I understand though, that the flag plan may be cancelled. A local opinion poll showed a small margin of support for closing ZP based on an argument of noise pollution, but no interest at all in a national flag. Obviously, should the flag be built and knowing what young people are like, I would not be too optimistic about its life span….

Member
M: “knowing what young people are like, ” I think M raises an excellent point here. THe changes in 1989 came to whole Europe and arrived to Hungary with young people being at the helm. That time Fidesz was run by forward thinking, fresh, energetic individuals, who looked at the “old f*rts” as obstacles to changes and to the new way of guiding a country to new found democracy. Most of these youngsters as soon as got areal taste of political power with the money that comes with it, started to change the rules of their own game. First they changed the age limits to the membership of their forward thinking party. That was something that even Orban could not manipulate, as he realized in panic that he will not stay forever young either. Then they changed their alliance to God and brought him in to everyday politics, as it was a choice to make that made skeptics with religion supporting the party. Now all those forward thinking, young “pranksters” are becoming the reincarnation of their own nightmares from twenty-something years ago. They are the old f*rts, clinging on to power, making decisions that will make them popular or embed… Read more »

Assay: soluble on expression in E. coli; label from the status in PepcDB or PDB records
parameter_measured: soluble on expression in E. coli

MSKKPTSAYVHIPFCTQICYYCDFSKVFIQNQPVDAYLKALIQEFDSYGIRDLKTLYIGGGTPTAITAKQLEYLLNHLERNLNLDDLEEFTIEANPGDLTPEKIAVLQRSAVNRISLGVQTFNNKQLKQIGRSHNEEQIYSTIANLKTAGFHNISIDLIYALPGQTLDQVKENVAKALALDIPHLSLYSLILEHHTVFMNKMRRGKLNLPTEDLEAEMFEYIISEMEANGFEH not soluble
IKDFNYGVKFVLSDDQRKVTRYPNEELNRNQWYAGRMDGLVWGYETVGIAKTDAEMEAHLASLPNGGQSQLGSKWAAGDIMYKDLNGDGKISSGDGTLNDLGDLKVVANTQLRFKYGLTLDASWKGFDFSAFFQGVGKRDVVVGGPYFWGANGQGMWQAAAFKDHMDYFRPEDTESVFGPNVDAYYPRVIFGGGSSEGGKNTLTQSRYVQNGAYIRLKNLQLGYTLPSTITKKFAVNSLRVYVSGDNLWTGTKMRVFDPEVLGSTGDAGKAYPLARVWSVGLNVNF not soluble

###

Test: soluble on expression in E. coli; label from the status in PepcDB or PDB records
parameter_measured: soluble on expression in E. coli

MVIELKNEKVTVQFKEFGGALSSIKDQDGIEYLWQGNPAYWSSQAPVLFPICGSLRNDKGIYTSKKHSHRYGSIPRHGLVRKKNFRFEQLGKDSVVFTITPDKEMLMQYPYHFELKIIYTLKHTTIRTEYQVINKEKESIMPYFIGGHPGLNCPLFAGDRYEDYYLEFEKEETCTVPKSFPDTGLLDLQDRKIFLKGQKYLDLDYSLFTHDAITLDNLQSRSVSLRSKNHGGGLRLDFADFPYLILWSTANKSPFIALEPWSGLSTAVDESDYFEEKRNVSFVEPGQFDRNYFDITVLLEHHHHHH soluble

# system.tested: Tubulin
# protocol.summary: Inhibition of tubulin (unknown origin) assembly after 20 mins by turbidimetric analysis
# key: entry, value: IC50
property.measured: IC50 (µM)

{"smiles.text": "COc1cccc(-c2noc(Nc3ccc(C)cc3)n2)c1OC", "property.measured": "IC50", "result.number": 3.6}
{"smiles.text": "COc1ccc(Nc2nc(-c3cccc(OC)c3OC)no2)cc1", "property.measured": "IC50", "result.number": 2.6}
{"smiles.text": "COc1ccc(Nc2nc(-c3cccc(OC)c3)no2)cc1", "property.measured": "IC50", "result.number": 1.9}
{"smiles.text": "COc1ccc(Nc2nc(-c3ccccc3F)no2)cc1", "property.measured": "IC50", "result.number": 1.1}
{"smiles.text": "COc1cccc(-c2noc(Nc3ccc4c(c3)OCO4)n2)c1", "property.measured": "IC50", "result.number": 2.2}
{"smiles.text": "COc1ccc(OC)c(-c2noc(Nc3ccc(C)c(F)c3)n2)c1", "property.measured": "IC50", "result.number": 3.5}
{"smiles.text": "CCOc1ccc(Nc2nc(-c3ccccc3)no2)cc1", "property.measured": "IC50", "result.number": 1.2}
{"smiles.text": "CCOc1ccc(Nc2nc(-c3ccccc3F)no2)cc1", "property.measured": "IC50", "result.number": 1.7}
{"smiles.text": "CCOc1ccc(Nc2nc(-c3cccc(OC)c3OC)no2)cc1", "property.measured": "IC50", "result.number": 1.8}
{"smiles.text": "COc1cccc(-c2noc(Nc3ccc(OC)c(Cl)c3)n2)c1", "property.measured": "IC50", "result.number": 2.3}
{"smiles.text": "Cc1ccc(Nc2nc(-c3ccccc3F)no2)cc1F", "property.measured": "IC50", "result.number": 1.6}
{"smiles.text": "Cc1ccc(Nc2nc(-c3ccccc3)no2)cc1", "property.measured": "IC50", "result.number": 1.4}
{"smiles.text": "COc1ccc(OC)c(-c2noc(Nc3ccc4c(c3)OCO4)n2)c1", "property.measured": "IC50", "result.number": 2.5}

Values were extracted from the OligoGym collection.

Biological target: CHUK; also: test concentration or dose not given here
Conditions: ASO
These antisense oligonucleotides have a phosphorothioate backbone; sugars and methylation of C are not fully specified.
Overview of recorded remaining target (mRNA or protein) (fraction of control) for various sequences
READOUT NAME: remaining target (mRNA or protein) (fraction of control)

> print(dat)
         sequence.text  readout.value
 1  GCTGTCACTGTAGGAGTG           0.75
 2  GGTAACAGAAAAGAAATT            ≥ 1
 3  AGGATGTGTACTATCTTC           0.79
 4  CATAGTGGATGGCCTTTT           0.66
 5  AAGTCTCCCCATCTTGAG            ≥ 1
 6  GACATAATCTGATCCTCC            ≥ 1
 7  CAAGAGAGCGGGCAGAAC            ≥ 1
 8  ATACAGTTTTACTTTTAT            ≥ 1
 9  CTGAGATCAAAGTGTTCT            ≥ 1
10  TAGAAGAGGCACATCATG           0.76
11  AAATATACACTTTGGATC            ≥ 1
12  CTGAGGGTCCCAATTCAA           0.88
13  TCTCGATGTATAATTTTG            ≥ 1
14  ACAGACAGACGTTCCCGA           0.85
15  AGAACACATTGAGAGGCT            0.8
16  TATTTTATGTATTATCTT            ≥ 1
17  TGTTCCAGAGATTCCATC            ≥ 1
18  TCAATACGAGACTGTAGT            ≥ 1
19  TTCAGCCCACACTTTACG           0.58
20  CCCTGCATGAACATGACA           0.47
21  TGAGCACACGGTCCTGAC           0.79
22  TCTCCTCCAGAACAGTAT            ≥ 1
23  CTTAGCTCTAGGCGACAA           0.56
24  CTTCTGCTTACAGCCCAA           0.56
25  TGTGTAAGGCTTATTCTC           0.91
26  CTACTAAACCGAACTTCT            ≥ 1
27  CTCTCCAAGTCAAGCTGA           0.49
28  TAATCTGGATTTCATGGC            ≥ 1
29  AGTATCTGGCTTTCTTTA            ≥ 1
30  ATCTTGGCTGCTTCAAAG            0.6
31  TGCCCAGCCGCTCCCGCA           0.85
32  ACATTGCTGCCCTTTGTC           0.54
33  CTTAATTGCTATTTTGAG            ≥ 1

Member

What I see in the ZP case is again the same pattern.